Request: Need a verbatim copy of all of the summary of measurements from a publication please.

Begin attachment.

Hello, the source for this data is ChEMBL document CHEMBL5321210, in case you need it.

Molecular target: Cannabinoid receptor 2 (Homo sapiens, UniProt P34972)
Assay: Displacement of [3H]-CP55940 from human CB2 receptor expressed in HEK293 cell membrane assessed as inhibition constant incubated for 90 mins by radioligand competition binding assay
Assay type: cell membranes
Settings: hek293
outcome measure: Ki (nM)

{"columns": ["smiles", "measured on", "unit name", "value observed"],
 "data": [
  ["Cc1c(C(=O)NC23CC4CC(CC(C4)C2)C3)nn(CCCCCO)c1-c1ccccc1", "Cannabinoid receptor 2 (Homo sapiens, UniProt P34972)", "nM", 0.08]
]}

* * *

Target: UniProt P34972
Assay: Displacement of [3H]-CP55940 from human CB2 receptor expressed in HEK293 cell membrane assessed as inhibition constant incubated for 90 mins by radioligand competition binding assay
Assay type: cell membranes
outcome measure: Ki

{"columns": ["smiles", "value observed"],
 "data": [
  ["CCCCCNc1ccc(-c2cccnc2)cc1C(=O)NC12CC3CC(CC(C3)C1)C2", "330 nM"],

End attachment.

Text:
Hello, the source for this data is ChEMBL document CHEMBL5321210, in case you need it.

Molecular target: Cannabinoid receptor 2 (Homo sapiens, UniProt P34972)
Assay: Displacement of [3H]-CP55940 from human CB2 receptor expressed in HEK293 cell membrane assessed as inhibition constant incubated for 90 mins by radioligand competition binding assay
Assay type: cell membranes
Settings: hek293
outcome measure: Ki (nM)

{"columns": ["smiles", "measured on", "unit name", "value observed"],
 "data": [
  ["Cc1c(C(=O)NC23CC4CC(CC(C4)C2)C3)nn(CCCCCO)c1-c1ccccc1", "Cannabinoid receptor 2 (Homo sapiens, UniProt P34972)", "nM", 0.08]
]}

* * *

Target: UniProt P34972
Assay: Displacement of [3H]-CP55940 from human CB2 receptor expressed in HEK293 cell membrane assessed as inhibition constant incubated for 90 mins by radioligand competition binding assay
Assay type: cell membranes
outcome measure: Ki

{"columns": ["smiles", "value observed"],
 "data": [
  ["CCCCCNc1ccc(-c2cccnc2)cc1C(=O)NC12CC3CC(CC(C3)C1)C2", "330 nM"],